When studying the Bible, there are three words which are extremely important: context, context, and context. It's so easy to yank a verse or passage, kicking and screaming, out of its context and make it say what you want to say. This is why it’s always important to check the context in any sermon or Bible study lesson, and it’s also important to read your entire Bible over a long period of time. This is so you’ll be more inoculated against some of the nonsense which passes for biblical hermeneutics out there.
I’ve seen bumper stickers and wall plaques which are based on today’s passage. Basically they go like this: “Choose you this day whom ye will serve . . . but as for me and my house, we will serve the LORD.” It certainly is a great thought and noble commitment, and I applaud the idea behind it. The problem is that it leaves out a lot of the intervening passage, and by excluding those words the reader will miss out on a very profound insight, and he’ll misunderstand the point that Joshua is trying to make.
The plaque on the wall makes it sound like Joshua was inviting his listeners to choose whom they will serve, whether to serve the Lord or serve idols, and I don’t think that’s what he’s trying to convey. Read the whole passage again, with all the words. Here’s Keith’s paraphrase: “I’m calling on you to follow the Lord, throw away your idols, and obey his Law. But IF following the Lord is something you don’t want to do, then pick your god. You can pick the gods that your forefathers served in Abraham’s time, or you can pick a god that’s worshiped by the Canaanites. But as for me and my house, we’re serving the Lord.”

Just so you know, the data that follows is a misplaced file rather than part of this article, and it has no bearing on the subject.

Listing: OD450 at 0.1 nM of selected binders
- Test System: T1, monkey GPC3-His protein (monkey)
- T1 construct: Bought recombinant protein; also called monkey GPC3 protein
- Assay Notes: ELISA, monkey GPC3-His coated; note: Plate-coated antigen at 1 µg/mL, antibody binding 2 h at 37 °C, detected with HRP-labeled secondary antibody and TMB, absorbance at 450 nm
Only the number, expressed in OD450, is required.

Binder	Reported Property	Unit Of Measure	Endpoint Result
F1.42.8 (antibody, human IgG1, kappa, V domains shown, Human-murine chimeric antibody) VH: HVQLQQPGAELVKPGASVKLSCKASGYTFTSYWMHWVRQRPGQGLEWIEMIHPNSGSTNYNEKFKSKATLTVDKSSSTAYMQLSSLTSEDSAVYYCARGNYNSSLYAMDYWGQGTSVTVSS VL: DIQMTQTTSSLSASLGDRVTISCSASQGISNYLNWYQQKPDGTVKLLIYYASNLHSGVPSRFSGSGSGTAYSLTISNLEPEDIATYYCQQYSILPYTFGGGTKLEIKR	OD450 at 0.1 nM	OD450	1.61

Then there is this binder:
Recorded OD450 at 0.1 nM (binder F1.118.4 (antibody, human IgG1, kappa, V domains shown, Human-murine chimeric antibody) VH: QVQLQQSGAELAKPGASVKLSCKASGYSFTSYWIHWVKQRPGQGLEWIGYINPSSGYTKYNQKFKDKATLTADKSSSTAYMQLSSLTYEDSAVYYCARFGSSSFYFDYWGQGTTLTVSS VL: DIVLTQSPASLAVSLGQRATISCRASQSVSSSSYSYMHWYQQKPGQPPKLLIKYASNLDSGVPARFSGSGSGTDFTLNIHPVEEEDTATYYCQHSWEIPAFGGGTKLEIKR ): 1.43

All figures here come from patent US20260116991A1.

This kind of changes the meaning from the wall plaque, doesn’t it? What this is teaching us is that IF the Lord isn’t our God, then it doesn’t really matter all that much what is. It might be an obvious vice like drugs or alcohol abuse or misuse of sex. It might also be a false god like Buddha or Nature or Allah (as the Muslims worship him), or it might just be being a nice person who tries not to hurt anybody. It might even be a false view of Jesus, like the one worshiped by the L.D.S. church. Let me reiterate and emphasize this: If the God you worship is not the God of the Bible, then it really doesn’t matter what or whom you worship. In the long run, no idol is any better than any other idol.
To me this means that I need to make sure that the Jesus I worship is the Jesus of the Bible, not one whom I made up. It also means that I need to share the Good News about Christ with “bad” sinners as well as “nice” sinners who pay their taxes and who love their family. In fact, the drug-addicted prostitute or murderous felon might be even more open to the Good News than religious people. It certainly was the case while Jesus was walking around.
Lord Jesus, there is no room both for you and for any idols in my heart. Please do some house-cleaning. Please.